Federal judge slams Ghislaine Maxwell for misleading court on wealth, marriage

She told pretrial services that she and Scott Borgerson planned to split up

A federal judge ripped into Jeffrey Epstein cohort Ghislaine Maxwell for misleading the court on her marriage and wealth in a scathing decision denying her release on a $28.5 million bail package.

"The defendant now argues that her newly revealed relationship with her spouse signals her deep affective ties in the country, but at the time she was arrested, she was not living with him and claimed to be getting divorced," wrote US District Judge Alison Nathan of Maxwell’s mysterious marriage to tech CEO Scott Borgerson in newly unsealed court papers.

After Maxwell’s July bust, she was denied release to home confinement on a $5 million bond and refused to disclose the name of her secret husband.

But in the 58-year-old’s renewed motion for bail, her attorneys argued that the couple had lived an idyllic and devoted life in an oceanfront mansion in Manchester, Mass., supporting her claim of strong family ties to the country.

Prosecutors countered that she told pretrial services that she and Borgerson, 43, planned to split up.

Ghislaine Maxwell appears via video link during her arraignment hearing where she was denied bail for her role aiding Jeffrey Epstein to recruit and eventually abuse of minor girls, in Manhattan Federal Court, in New York City, July 14, 2020.

Ghislaine Maxwell appears via video link during her arraignment hearing where she was denied bail for her role aiding Jeffrey Epstein to recruit and eventually abuse of minor girls, in Manhattan Federal Court, in New York City, July 14, 2020. (REUTERS/Jane Rosenberg)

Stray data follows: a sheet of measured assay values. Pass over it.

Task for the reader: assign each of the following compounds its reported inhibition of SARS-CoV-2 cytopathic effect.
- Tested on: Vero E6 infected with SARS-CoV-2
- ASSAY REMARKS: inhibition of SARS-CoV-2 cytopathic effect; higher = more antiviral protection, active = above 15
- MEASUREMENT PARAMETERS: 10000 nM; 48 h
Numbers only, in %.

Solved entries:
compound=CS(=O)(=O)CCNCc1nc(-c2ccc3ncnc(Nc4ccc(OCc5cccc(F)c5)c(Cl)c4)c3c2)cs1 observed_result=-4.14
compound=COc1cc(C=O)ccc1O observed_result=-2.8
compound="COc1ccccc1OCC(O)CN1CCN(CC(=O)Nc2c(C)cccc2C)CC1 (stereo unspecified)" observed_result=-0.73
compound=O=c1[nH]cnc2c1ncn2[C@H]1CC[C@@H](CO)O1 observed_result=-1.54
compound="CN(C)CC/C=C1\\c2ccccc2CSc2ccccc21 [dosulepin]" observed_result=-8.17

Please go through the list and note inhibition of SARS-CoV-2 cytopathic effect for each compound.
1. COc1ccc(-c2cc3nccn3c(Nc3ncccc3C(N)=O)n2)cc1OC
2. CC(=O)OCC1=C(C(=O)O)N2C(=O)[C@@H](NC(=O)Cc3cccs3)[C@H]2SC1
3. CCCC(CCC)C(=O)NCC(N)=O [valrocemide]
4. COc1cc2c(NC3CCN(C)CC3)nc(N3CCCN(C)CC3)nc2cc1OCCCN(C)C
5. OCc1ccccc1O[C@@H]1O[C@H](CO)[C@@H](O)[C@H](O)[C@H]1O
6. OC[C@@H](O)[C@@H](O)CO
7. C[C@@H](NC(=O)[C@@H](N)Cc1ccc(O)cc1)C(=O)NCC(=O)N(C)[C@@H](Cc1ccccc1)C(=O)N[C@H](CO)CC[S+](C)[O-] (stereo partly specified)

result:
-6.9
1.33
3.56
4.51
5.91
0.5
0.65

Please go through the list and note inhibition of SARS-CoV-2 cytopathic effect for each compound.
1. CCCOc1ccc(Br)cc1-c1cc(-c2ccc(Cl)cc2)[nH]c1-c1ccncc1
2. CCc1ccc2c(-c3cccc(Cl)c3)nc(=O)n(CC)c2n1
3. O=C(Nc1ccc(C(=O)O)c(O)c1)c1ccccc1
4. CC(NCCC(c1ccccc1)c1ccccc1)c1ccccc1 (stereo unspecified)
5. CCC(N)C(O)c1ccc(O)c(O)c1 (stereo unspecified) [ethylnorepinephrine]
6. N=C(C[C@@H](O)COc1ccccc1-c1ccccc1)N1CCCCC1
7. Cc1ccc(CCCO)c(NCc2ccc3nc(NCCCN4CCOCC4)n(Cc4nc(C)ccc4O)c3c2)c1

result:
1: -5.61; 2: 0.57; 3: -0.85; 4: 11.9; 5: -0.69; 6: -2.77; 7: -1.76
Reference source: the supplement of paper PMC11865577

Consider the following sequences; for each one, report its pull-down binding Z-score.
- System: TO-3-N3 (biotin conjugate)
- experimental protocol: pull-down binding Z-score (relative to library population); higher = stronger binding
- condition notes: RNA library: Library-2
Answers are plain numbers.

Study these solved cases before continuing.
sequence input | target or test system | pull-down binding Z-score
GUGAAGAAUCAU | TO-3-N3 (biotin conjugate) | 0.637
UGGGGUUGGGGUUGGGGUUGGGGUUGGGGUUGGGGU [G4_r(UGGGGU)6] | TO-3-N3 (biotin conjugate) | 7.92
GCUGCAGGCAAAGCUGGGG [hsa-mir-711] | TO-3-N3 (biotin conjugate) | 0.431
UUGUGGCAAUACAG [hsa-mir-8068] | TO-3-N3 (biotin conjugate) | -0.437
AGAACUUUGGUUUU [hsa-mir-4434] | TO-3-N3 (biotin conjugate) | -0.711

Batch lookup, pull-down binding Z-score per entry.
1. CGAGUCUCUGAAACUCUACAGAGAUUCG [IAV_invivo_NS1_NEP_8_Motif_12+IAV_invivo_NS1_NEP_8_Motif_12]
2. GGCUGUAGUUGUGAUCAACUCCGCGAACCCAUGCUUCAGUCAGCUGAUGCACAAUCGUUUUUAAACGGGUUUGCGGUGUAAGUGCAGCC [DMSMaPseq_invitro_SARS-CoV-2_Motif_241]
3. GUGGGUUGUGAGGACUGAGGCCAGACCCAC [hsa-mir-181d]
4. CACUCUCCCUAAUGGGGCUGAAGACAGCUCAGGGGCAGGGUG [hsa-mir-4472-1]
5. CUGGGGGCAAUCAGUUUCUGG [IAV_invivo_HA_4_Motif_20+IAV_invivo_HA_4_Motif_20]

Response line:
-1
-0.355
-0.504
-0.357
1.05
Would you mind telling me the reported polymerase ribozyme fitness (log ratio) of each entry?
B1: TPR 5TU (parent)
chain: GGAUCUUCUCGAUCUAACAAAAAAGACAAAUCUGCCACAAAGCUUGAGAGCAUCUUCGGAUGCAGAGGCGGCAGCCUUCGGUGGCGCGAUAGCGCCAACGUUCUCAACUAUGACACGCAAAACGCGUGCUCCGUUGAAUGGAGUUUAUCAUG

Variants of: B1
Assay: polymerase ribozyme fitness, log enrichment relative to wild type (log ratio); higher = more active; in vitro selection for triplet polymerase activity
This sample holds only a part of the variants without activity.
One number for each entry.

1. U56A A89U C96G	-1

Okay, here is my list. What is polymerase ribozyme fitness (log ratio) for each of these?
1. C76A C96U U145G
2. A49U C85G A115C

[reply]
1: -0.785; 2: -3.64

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The judge pointed out in the new papers that at the time of Maxwell’s arrest, she was hiding out on a sprawling compound in New Hampshire — not holed up with her hubby. Nathan’s denial of Maxwell’s bail proposal was disclosed Monday but the full 22-page ruling wasn’t unsealed until Wednesday.

Further, Nathan said, were Maxwell to be released, the British socialite proposed living with a friend, not Borgerson "undercutting her argument that that relationship would create an insurmountable burden to her fleeing."

In another blow to Maxwell’s bid for freedom, the judge called her out for a "pattern of providing incomplete or erroneous information to the court or to pretrial services."

The accused child abuser claimed at the time of her arrest she was worth just $.3.5 million — leaving out Borgerson’s assets and those that had been transferred to a trust. In her latest financial disclosures, she admitted that she and Borgerson’s net worth was about $22.5 million.

The vast disparity between the two figures "makes it unlikely that the misrepresentation was the result of the defendant’s misestimation rather than misdirection," Nathan wrote.

"That lack of candor raises significant concerns as to whether the court has now been provided a full and accurate picture of her finances."

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It isn’t just Maxwell’s wealth that is a concern, the judge said. She has "demonstrated an extraordinary capacity to evade detection" even if the purpose was to dodge press, as her lawyers have contended, and not law enforcement, Nathan wrote.

Maxwell’s international ties and multiple foreign citizenships, including the United Kingdom and France, weighs in favor of her continued detention, the decision states.

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The daughter of late media titan Robert Maxwell is charged in a six-count indictment in the Southern District of New York with recruiting three girls to be sexually abused by Epstein in the ’90s, then lying about it. She has denied the allegations

She has been locked up at the Metropolitan Detention Center in Brooklyn for over five months and has railed against the unbearable conditions that she says have left her undernourished and sleep-deprived.

This report originally appeared in the New York Post